3. What about the movie director, Justin Baldoni? How was it like to work with him?
C: As an actor, I think there’s a point where you ask yourself ‘what kind of job do I want to start pursuing?’. I reached a point where I want to work with someone who’s passionate about source materials and Justin is truly enthusiastic about them. He’s been making documentaries on similar contents before he started acting, so this is kind of like his brainchild for years. For him to feel comfortable enough with me and the choices I made to portray my character in the movie is extremely flattering. It reminds me that I can bring passion to life and that’s really all you can ask for at the end of the day — to have a close interaction between a director and an actor.
H: Justin is an angel working in a man’s body. I’ve known him for a while because my fiance and him are on Jane the Virgin together. He’s an incredible director. He brings in great energy to the set and even when things are stressful and hectic, he keeps the energy positive and maintains a creative mindset which I appreciate so much. I would love to work with him again in the future.
4. Were you familiar with what cystic fibrosis is prior to shooting the movie?
C: Well, I’ve heard of the illness and know that it’s not particularly well known to the general public, which is why it’s a part of this film’s goal to bring a tremendous amount of awareness to this illness. When we started working on the pre-production, we did an extensive amount of research. We had medical professionals on board with us and patients with cystic fibrosis to teach us the details about the treatment and psychological struggles lots of patients have to deal with, especially those who are at a young age.
5. To fully embody Will, you worked with the film’s nutritionist to lose about 30 pounds. Tell us more about it.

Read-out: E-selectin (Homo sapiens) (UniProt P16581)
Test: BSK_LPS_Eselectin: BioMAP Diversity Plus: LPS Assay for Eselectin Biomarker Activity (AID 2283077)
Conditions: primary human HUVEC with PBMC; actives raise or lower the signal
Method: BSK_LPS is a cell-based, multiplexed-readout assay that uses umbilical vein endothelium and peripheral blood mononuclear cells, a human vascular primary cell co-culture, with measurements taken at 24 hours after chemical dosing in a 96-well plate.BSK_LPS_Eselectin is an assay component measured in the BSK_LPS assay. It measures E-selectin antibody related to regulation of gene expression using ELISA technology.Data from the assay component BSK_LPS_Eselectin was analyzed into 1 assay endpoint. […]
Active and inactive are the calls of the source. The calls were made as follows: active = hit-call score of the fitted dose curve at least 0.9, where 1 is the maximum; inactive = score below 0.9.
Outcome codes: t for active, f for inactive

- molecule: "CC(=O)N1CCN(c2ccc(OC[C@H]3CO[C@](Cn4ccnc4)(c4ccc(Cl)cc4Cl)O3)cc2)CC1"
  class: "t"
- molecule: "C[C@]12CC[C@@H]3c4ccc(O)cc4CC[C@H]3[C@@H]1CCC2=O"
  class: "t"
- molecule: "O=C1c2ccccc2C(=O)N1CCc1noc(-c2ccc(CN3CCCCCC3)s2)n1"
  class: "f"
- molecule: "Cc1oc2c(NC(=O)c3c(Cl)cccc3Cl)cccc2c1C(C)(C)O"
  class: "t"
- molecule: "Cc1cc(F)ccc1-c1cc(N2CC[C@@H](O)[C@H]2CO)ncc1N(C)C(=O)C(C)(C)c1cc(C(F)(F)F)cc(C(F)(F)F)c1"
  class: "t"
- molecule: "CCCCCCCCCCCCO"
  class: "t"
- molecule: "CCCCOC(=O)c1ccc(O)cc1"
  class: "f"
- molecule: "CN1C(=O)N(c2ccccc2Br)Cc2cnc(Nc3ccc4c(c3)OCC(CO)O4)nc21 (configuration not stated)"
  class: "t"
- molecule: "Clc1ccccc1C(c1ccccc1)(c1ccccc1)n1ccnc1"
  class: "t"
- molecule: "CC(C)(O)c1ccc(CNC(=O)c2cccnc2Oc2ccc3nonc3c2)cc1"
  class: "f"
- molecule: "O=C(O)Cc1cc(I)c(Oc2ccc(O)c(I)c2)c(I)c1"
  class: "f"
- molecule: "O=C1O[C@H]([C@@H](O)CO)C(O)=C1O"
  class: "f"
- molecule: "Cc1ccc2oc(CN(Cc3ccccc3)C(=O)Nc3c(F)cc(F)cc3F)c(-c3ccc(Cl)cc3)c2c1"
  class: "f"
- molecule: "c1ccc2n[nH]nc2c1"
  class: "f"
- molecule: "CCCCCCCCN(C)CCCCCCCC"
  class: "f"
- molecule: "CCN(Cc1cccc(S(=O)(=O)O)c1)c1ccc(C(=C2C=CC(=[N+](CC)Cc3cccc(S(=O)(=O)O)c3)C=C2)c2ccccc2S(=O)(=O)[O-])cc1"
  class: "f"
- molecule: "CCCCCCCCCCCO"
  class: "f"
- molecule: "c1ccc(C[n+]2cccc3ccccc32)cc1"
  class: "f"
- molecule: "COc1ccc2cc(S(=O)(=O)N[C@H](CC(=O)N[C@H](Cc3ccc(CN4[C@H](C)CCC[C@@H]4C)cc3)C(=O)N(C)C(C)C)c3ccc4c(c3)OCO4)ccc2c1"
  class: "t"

C: Cystic fibrosis is an illness that makes maintaining weight incredibly difficult. As a result, many patients are quite thin. It was a challenge but it also gave me a deeper insight into Will. I don’t think it’s something that should be glorified, but it’s something that felt necessary to represent Will authentically.
6. Both of your characters in the movie are very optimistic. How do you stay positive in your own life?
H: I’m quite an optimistic person in life, but things do disappoint me from time to time when they go wrong. I’m learning to try not to have too much expectation from a situation and let them happen naturally.
C: I think we’re all given a very specific hand of cards and we sort of have to make do with what we have been given and just do our best. Filming this movie showed me how the cystic fibrosis community is restricted to an extensive set of rules, and this is something we’ve all been taking for granted. Throughout the process of filming, pre-production, post-production and working with people who have cystic fibrosis, I learnt to redefine things in a different way. This is one of those projects that have helped me grow and I hope it offers a new perspective to other people.
Five Feet Apart will be released in TGV cinemas nationwide on 21 March 2019.